Mortgage rates moved back down to yesterday’s levels after a much weaker read on job creation from the Labor Department. In general, weak economic data tends to push investors away from stocks and toward safer-haven assets like bonds. Excess bond-buying demand causes bond prices to rise and rates to fall.
The only catch with today’s jobs report reaction is that movement in the bonds that specifically underlie mortgages was a bit smaller than in the broader bond market. For instance, the price of 10yr US Treasuries rose more than twice as much as the price of the most common mortgage-backed-security (MBS). In addition to lagging MBS, mortgage lenders haven’t been keen on making big changes to their rate sheet offerings. As a result, rates are better today, but for some lenders, it’s just as accurate to say “unchanged.”
All caveats aside, in the recent context, today represents the best day for mortgage rates in roughly 2 months (or close to it, depending on the individual lender). Next week brings a key inflation report in the form of the Consumer Price Index. Investors are on the edge of their seats over the possibility of an increase in inflation. If it happens, rates will likely snap back into the higher range seen in March. If inflation stays flat or if it stumbles, recent rate resilience could get a second wind.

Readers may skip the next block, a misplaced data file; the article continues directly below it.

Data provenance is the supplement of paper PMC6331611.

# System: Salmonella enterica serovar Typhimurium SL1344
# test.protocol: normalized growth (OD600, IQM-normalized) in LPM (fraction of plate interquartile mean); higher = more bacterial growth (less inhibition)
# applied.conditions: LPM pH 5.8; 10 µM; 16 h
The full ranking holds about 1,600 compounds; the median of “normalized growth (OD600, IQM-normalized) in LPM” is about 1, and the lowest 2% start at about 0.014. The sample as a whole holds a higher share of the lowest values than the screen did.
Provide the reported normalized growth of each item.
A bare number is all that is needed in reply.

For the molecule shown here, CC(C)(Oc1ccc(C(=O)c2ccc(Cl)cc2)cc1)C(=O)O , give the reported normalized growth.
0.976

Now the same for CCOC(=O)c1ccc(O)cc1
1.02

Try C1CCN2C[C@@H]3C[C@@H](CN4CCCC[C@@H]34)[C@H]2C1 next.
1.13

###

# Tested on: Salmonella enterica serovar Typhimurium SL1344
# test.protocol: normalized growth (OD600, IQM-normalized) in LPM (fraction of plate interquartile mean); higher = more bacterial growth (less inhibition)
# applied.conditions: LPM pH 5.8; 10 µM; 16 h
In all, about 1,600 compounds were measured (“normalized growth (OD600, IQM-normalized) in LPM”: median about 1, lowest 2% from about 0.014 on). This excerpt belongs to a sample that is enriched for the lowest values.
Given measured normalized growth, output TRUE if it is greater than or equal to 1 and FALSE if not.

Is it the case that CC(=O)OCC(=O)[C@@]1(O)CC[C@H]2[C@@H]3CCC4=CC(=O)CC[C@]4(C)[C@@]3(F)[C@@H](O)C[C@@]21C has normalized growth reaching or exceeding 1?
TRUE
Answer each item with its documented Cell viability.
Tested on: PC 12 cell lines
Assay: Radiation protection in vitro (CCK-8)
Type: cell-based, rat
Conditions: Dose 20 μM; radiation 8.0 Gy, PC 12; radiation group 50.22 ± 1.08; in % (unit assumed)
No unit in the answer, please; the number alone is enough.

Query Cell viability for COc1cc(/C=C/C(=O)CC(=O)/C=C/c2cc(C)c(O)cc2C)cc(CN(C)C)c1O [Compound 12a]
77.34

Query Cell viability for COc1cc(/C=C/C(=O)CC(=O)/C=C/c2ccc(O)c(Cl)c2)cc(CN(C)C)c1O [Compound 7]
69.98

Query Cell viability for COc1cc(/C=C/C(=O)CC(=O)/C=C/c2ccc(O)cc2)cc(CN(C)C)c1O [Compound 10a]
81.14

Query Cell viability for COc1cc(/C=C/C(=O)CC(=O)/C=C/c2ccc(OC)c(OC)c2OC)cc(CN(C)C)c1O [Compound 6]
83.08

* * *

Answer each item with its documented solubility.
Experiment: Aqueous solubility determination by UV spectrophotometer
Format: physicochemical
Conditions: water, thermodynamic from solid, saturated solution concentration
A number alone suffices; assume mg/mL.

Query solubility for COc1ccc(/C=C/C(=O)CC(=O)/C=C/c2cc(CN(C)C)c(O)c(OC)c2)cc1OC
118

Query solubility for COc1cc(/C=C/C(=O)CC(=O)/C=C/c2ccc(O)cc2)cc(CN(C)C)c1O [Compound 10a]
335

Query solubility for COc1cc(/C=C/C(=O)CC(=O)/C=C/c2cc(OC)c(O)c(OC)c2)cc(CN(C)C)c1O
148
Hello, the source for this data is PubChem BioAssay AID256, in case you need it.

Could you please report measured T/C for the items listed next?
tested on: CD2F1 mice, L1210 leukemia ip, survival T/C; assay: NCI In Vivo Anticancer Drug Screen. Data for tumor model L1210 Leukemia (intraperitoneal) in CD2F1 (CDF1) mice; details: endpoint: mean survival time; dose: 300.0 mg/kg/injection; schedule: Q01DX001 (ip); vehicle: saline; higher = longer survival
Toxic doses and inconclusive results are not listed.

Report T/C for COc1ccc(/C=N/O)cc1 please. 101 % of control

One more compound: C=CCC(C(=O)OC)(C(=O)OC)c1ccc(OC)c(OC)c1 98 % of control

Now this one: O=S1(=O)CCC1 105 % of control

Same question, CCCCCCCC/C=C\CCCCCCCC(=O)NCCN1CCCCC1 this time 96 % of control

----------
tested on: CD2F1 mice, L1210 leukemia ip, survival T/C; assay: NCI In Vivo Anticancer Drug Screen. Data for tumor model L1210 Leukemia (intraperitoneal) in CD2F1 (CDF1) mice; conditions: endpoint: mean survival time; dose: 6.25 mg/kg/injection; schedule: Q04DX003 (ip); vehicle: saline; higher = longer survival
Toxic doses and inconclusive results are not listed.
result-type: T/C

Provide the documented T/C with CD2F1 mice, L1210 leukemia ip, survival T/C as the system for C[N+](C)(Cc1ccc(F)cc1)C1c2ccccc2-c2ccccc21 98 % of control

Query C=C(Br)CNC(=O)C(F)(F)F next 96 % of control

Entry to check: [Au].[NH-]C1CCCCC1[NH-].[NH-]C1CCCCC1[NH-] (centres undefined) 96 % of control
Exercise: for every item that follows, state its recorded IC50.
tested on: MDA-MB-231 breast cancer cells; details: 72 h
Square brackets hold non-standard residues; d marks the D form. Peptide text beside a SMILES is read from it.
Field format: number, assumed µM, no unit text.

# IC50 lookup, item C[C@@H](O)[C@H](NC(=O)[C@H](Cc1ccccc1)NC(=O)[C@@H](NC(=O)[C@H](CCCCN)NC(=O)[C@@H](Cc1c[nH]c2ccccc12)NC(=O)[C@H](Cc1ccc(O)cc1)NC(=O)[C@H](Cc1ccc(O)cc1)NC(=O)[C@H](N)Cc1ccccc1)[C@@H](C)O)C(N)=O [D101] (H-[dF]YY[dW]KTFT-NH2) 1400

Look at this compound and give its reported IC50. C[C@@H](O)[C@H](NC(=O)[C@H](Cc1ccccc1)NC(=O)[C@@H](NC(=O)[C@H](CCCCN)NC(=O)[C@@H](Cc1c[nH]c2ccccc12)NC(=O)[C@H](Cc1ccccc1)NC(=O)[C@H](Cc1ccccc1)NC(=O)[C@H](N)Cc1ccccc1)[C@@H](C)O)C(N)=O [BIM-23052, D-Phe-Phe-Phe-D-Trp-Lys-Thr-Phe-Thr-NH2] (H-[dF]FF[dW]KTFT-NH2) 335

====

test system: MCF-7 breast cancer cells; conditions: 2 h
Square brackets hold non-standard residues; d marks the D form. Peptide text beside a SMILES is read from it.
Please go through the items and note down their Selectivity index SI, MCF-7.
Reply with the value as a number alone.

Today’s Most Prevalent Rates
- 30YR FIXED – 4.5%
- FHA/VA – 4.25%
- 15 YEAR FIXED – 3.875%
- 5 YEAR ARMS – 3.5-3.75% depending on the lender
Ongoing Lock/Float Considerations
- 2017 had proven to be a relatively good year for mortgage rates despite widespread expectations for a stronger push higher after the presidential election in late 2016.
- While rates remain low in absolute terms, they moved higher in a more threatening way heading into the beginning of 2018
- The scariest part of the move higher looks like it ended as of early February, and rates have been generally sideways since then
- Even so, the potential remains for more weakness (i.e. higher rates). It makes more sense to remain defensive (i.e. more inclined to lock) until we’ve seen a more convincing shift lower.
- Rates discussed refer to the most frequently-quoted, conforming, conventional 30yr fixed rate for top tier borrowers among average to well-priced lenders. The rates generally assume little-to-no origination or discount except as noted when applicable. Rates appearing on this page are “effective rates” that take day-to-day changes in upfront costs into consideration.